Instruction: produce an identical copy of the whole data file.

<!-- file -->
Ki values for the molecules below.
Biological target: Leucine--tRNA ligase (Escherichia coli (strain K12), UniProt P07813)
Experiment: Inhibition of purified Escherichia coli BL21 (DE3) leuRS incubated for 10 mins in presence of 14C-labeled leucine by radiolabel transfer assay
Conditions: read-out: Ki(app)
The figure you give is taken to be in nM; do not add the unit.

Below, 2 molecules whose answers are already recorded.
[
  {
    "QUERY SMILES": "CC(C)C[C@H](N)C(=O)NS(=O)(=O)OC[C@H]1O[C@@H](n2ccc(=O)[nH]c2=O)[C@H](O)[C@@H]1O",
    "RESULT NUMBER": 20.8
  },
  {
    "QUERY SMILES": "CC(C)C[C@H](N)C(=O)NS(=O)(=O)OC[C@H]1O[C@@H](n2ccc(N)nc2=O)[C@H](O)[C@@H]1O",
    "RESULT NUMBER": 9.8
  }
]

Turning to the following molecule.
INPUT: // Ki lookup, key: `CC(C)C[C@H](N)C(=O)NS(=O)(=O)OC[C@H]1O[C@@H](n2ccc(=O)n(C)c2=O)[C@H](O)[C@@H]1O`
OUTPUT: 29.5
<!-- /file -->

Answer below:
Ki values for the molecules below.
Biological target: Leucine--tRNA ligase (Escherichia coli (strain K12), UniProt P07813)
Experiment: Inhibition of purified Escherichia coli BL21 (DE3) leuRS incubated for 10 mins in presence of 14C-labeled leucine by radiolabel transfer assay
Conditions: read-out: Ki(app)
The figure you give is taken to be in nM; do not add the unit.

Below, 2 molecules whose answers are already recorded.
[
  {
    "QUERY SMILES": "CC(C)C[C@H](N)C(=O)NS(=O)(=O)OC[C@H]1O[C@@H](n2ccc(=O)[nH]c2=O)[C@H](O)[C@@H]1O",
    "RESULT NUMBER": 20.8
  },
  {
    "QUERY SMILES": "CC(C)C[C@H](N)C(=O)NS(=O)(=O)OC[C@H]1O[C@@H](n2ccc(N)nc2=O)[C@H](O)[C@@H]1O",
    "RESULT NUMBER": 9.8
  }
]

Turning to the following molecule.
INPUT: // Ki lookup, key: `CC(C)C[C@H](N)C(=O)NS(=O)(=O)OC[C@H]1O[C@@H](n2ccc(=O)n(C)c2=O)[C@H](O)[C@@H]1O`
OUTPUT: 29.5